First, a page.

To free electrical components or dismember or repair a circuit board you will require a solder wick. This would allow you to take away each of the previously soldered components without damaging them or the board. This is evidently necessary if you are dismantling a board with the aim of re-using the several components in other boards. There are certainly other ways of removing solder but a lot of people prefer this way.
You could purchase a solder wick at any home depot store or electronics store. Alternatively there are also plenty of stores on the net that sell this, including some of the well-known shopping stores. For specialty stores can search the Internet for soldering or de-soldering equipment and you will find many sites that sell solder wicks and other equipment such as soldering irons.
What is Solder Wick?
Also identified as solder wick braid (because it looks like braided fabric) it is created from fine braided copper wire and can be purchased in a roll. The wire is normally of 18 to 42 AWG and is coated with rosin flux (a substance which prevents oxidation of the metals involved and assists in the solder removal). The solder flux is specially important in soldering processes as it prevents contamination of the metals either in the solder itself or the components.
Solder Wick Brands
As with all products there are several brands available on the market. One such is the chemtronics solder wick. This is available in several versions and over a range of six distinct sizes from 0.8mm (for use in micro-circuitry) up to 5.3 mm. It is safe and fast working, which prevents damage to components from overheating. The wick comes in a special bobbin which protects it from outside components and dissipates static electricity hence preventing damage.
How To Use Solder Wick
The process of removing solder using a wick is extremely simple. Firstly the heated soldering iron is applied to the solder to be able to heat it up. As soon as it begins melting you can then put the wick onto it and start heating this too.
Some people prefer to start straightaway by applying the wick to the solder and heating the two at the same time. The solder will slowly start seeping into the wick, by means of capillary action. This will be noticeably obvious as the braid will begin to change color.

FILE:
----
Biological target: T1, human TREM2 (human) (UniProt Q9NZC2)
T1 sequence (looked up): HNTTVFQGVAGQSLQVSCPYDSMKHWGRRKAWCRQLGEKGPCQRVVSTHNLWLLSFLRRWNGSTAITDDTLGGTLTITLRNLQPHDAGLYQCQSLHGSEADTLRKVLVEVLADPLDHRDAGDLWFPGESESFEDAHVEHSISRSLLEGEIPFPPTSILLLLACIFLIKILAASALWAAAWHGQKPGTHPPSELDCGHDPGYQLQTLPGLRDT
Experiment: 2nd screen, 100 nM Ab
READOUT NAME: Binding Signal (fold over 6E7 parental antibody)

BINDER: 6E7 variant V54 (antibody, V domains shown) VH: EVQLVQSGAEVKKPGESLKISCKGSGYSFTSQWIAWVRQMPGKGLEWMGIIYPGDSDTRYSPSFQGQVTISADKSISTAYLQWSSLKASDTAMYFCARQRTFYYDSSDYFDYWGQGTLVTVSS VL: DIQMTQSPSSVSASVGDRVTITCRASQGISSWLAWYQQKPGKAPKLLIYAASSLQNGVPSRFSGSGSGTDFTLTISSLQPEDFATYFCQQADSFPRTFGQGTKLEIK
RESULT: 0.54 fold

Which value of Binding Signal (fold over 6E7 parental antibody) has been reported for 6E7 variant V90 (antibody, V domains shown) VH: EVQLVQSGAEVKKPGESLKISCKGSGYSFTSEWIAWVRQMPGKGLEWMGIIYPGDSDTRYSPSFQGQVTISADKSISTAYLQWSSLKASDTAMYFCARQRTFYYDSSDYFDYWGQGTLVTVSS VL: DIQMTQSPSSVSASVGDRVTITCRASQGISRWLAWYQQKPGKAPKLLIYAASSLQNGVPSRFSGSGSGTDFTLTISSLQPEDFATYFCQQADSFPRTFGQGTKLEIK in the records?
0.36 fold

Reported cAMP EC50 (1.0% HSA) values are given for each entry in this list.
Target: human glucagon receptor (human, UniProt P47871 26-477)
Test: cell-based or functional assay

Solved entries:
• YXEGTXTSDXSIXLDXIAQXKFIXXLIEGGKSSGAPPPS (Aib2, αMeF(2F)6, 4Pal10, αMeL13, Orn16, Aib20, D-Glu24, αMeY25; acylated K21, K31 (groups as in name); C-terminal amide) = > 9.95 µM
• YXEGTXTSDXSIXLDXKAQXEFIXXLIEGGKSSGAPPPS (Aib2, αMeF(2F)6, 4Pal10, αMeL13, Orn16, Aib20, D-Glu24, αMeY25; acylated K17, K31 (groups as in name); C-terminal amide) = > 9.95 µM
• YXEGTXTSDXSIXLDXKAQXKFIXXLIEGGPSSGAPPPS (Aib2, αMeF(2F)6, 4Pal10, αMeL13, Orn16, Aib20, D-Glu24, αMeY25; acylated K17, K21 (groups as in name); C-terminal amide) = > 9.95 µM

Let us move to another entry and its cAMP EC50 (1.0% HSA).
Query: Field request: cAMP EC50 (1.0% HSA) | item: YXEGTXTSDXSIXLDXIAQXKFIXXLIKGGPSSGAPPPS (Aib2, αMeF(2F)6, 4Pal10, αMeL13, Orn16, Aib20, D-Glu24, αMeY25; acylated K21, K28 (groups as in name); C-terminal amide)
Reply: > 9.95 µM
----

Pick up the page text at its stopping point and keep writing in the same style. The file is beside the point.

As soon as all the solder has been removed the used piece of braid can then be cut off the roll and thrown away. As copper is such a great conductor of heat some people prefer to work with small pieces of braid already eliminated from the roll, as this prevents the heat becoming lost along the length of the braid.
As with soldering, de-soldering may also be dangerous and safety goggles should always be worn in case of any splashing by the hot metals.
Various components are mounted on a circuit board in different ways. One way is what is known as through-hole. This is where the component has one or two pins which go through holes in the board. It is fairly easy to remove a single pin component by melting and removing the solder behind and then pulling the pin through.
Two Pin Through-hole Soldering
The same method is used with a two pin component (or even multi-pin components). Melt and remove the solder from around every pin, in turn, and then pull the component off. This is the most effective way to do it if you want to preserve the component as well as the board, as it makes sure no damage to either.
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